Google ad

"August is Hibiscus Month in my Book," by the Whistling Gardener

Let’s face it, there aren’t a whole lot of shrubs that bloom in August. Rhododendrons dominate spring and hydrangeas take front stage in early summer, but when it comes to late summer, the pickings are slim. Of the few players that actually come into bloom this time of year, hibiscus are on the top of my list.
Bali Hibiscus. Photo courtesy of Sunnyside Nursery.

This column is being reproduced with the permission of Steve Smith, The Whistling Gardener, and owner of Sunnyside Nursery in Marysville.

Let’s face it, there aren’t a whole lot of shrubs that bloom in August. Rhododendrons dominate spring and hydrangeas take front stage in early summer, but when it comes to late summer, the pickings are slim. 

Of the few players that actually come into bloom this time of year, hibiscus are on the top of my list. Also known as Rose of Sharon or Althea, these extremely hardy shrubs/small trees will brighten up any garden in the waning days of summer.

Rose of Sharon (sometimes we refer to it as a hardy hibiscus) is in the Malva family, which includes many familiar plants that we grow in our gardens, such as Hollyhocks and Lavatera. As a whole, they are all sun and heat lovers that perform best when situated in the hottest parts of our yards. 

In the case of Rose of Sharon, I have seen it growing in shadier areas but it blooms much later in the season. Other than sun, they are not fussy and I have rarely seen any pest issues to be concerned about other than an occasional aphid infestation.

Traditionally, Rose of Sharon is a single flower (the classic hibiscus form like we think of from Hawaii, only smaller) and in colors of white, pink, purple, and even blue. Over the years, breeders have developed double-bloom forms that look more like carnations and bi-color bloom forms that often have deep purple throats. As a whole, I think they all have a rather tropical look about them, which as many of you might know, I tend to be drawn to. 

As for pruning, you can either grow them into small trees 10’ to 12’ tall (you can also buy them already trained into standards, if you prefer a more formal look in your garden) or keep them in shrub form and cut them back hard every spring, much like a rose where they will top out around four to five feet tall. They bloom on new wood, just like a rose, so you will always get flowers, no matter how much you abuse them with the shears.

In addition to new color combinations and more compact growth habits, breeders have also managed to increase the size of the flowers. Proven Winners brand has come out with their “Chiffon” series with three to four inch blossoms on plants that will grow up to 10 feet to 12 feet tall.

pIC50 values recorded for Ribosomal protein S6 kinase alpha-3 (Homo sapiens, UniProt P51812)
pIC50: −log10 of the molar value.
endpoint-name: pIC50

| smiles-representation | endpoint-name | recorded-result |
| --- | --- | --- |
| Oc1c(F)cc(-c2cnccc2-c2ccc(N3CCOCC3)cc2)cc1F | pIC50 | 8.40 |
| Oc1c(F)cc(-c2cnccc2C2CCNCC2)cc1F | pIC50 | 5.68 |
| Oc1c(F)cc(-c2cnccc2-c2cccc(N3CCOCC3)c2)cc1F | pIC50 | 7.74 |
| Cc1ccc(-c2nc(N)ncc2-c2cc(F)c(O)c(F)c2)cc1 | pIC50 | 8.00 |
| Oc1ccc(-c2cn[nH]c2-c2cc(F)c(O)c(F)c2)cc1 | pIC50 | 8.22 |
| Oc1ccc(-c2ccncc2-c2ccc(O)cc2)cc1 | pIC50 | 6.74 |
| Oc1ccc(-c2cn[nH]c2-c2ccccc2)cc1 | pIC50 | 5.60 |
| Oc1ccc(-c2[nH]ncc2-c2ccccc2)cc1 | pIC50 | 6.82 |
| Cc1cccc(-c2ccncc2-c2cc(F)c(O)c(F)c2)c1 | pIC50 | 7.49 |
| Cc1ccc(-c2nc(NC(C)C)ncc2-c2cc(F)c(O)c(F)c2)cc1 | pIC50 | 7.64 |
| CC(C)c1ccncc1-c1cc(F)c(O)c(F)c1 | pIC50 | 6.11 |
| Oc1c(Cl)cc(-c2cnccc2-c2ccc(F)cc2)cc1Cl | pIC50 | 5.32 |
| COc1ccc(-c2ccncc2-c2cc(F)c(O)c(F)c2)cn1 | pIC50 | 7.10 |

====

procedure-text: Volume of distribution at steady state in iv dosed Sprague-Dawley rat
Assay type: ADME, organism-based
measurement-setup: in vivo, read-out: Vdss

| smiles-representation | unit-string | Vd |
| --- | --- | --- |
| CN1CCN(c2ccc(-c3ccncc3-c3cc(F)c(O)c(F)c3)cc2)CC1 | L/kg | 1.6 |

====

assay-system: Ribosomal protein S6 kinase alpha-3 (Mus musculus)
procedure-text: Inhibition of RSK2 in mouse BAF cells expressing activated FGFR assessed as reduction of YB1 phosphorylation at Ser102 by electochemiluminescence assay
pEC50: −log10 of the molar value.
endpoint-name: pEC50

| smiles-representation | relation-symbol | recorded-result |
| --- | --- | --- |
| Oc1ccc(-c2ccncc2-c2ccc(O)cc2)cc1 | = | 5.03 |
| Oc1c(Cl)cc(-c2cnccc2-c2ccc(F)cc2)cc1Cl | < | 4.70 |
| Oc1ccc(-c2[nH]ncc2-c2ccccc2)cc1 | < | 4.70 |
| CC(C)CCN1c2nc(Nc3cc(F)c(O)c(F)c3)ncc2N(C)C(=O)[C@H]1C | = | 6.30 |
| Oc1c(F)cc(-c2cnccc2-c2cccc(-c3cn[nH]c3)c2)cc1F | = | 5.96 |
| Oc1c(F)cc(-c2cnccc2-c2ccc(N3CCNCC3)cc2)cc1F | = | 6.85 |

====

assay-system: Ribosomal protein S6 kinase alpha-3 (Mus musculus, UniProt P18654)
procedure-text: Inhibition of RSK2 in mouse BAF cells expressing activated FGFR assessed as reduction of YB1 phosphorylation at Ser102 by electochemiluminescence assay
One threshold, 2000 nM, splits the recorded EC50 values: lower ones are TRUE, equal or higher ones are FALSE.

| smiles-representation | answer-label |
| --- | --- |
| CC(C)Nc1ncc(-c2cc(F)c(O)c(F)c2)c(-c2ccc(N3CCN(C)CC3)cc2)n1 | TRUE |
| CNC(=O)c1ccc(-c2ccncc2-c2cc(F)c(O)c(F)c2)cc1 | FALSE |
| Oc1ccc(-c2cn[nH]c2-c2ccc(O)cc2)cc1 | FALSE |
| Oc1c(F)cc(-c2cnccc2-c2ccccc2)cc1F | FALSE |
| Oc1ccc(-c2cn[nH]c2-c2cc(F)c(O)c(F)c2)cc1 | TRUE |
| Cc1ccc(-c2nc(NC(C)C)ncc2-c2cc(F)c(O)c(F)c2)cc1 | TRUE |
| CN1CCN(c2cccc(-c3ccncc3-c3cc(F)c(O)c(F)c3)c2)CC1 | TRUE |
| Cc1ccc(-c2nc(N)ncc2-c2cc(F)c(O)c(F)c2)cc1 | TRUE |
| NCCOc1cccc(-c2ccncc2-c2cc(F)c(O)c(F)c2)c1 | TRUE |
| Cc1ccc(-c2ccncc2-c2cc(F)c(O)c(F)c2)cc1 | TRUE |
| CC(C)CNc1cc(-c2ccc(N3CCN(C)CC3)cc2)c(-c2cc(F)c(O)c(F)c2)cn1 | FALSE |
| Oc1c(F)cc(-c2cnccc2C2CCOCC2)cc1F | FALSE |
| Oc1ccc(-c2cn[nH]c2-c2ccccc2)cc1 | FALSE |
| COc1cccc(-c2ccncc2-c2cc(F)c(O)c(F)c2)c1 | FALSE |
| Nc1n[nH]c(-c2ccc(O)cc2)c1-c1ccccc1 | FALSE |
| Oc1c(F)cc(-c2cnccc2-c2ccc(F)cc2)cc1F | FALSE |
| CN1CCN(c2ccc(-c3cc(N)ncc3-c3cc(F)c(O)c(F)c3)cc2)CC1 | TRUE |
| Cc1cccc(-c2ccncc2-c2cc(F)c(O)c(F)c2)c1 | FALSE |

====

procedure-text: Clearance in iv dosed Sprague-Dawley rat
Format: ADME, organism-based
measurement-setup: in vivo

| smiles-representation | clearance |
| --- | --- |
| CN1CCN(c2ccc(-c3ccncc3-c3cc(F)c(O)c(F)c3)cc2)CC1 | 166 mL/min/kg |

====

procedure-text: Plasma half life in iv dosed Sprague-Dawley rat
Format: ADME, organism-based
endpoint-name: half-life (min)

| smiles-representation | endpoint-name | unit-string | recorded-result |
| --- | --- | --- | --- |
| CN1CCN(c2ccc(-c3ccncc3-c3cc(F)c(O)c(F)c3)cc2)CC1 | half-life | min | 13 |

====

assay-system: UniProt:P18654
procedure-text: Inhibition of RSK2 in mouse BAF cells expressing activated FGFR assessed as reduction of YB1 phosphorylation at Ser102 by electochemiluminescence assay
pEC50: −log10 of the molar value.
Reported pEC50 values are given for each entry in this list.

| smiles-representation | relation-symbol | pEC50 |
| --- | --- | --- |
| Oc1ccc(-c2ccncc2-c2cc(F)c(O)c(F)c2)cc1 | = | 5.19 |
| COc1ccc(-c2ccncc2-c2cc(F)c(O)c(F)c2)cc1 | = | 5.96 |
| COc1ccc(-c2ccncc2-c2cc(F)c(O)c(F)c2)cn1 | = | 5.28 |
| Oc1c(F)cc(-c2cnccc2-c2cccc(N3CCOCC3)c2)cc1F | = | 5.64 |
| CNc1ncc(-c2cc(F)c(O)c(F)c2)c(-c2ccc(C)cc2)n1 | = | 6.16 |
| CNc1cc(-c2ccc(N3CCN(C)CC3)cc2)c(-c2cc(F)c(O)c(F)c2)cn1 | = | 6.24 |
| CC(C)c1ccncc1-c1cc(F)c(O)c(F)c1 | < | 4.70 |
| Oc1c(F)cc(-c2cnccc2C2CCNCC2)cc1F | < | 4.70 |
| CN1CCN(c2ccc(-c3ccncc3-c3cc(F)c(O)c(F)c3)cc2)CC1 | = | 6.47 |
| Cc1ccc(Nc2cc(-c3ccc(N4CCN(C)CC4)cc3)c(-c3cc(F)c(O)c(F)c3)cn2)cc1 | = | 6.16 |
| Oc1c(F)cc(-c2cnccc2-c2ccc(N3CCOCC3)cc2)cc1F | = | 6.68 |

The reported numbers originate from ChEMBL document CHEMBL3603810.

Bailey Nurseries has introduced, in their First Editions line of shrubs, several flavors with tropical names like “Tahiti,“Fiji,” “Bali,” and “Hawaii” that sport large flowers (some of which are double or semi-double blooms) and a much more compact habits that only grow three to four feet tall, making them good candidates for container plantings. You can’t go wrong with any of these new introductions.

In addition to Rose of Sharon, there is a perennial hibiscus (which is actually native to our east coast) that dies back to the ground every winter, emerges late in the spring, and grows five to six feet tall by the end of summer with ginormous flowers that can reach almost a foot across. 

The native species is a bit underwhelming for us sophisticated gardeners, but the new hybrids are absolutely to die for. If you are an older gardener you might remember names like “Lord or Lady Baltimore” as the only choices. They were very tall and lanky growers that invariably set blooms so late in the season that most of the flowers would abort once we had a few cool nights in the 50’s and 60’s. I know I tried a couple, but I eventually ripped them out and threw them on the compost pile - it was always disappointing. 

Well, times have changed!  Proven Winners has introduced an exciting new series called “Summerific (or commonly called Rose Mallows). There are around 10 different colors to choose from and most of the plants have dark burgundy foliage that adds to the drama. The plants stay compact at three to four feet tall, unlike “Lord Baltimore,” and are multi-branched giving them more of a shrub-like appearance.  

With climate change staring us in the face, being able to grow these incredible perennials on the west side has got to be a silver lining.  Look for names like “Holy Grail,” “Berry Awesome,” and “Candy Crush.”  They start arriving in the garden center this time of year.

Finally, if you long for the tropical hibiscus like they have in Hawaii, remember that you can indeed grow them here and they will bloom all summer long. Either move them in as a house plant for the winter or toss them out along with the marigolds and petunias and buy some new ones next spring. I do this all the time without one single bit of remorse. And remember, don’t ever feel guilty about tossing out a plant. In Nature, everything gets recycled.

Sunnyside will be hosting our next free online class, "How To Make Your Own Living Wreath," on Saturday, August 15th, 2020, at 10:00 am. For more information visit www.sunnysidenursery.net/classes.

Steve Smith is the owner of Sunnyside Nursery in Marysville, WA, and can be reached at info@sunnysidenursery.net.

Our gardening sponsor.

Tags: